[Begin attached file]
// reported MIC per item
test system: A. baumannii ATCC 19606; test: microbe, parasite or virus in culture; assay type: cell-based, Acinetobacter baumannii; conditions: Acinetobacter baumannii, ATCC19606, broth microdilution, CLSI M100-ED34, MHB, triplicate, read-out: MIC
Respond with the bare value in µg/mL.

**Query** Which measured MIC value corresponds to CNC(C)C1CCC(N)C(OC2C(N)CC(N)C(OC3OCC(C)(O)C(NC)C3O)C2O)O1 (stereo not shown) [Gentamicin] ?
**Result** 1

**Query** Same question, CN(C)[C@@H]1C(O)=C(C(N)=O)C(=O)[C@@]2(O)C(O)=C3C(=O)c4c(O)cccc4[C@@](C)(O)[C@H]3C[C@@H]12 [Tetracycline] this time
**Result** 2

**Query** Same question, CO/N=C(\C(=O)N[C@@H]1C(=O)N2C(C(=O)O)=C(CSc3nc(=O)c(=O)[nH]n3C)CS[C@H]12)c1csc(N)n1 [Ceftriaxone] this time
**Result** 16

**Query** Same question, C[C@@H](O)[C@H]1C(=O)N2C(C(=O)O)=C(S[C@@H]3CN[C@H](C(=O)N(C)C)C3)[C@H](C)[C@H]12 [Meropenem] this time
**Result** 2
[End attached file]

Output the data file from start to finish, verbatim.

// reported MIC per item
test system: A. baumannii ATCC 19606; test: microbe, parasite or virus in culture; assay type: cell-based, Acinetobacter baumannii; conditions: Acinetobacter baumannii, ATCC19606, broth microdilution, CLSI M100-ED34, MHB, triplicate, read-out: MIC
Respond with the bare value in µg/mL.

**Query** Which measured MIC value corresponds to CNC(C)C1CCC(N)C(OC2C(N)CC(N)C(OC3OCC(C)(O)C(NC)C3O)C2O)O1 (stereo not shown) [Gentamicin] ?
**Result** 1

**Query** Same question, CN(C)[C@@H]1C(O)=C(C(N)=O)C(=O)[C@@]2(O)C(O)=C3C(=O)c4c(O)cccc4[C@@](C)(O)[C@H]3C[C@@H]12 [Tetracycline] this time
**Result** 2

**Query** Same question, CO/N=C(\C(=O)N[C@@H]1C(=O)N2C(C(=O)O)=C(CSc3nc(=O)c(=O)[nH]n3C)CS[C@H]12)c1csc(N)n1 [Ceftriaxone] this time
**Result** 16

**Query** Same question, C[C@@H](O)[C@H]1C(=O)N2C(C(=O)O)=C(S[C@@H]3CN[C@H](C(=O)N(C)C)C3)[C@H](C)[C@H]12 [Meropenem] this time
**Result** 2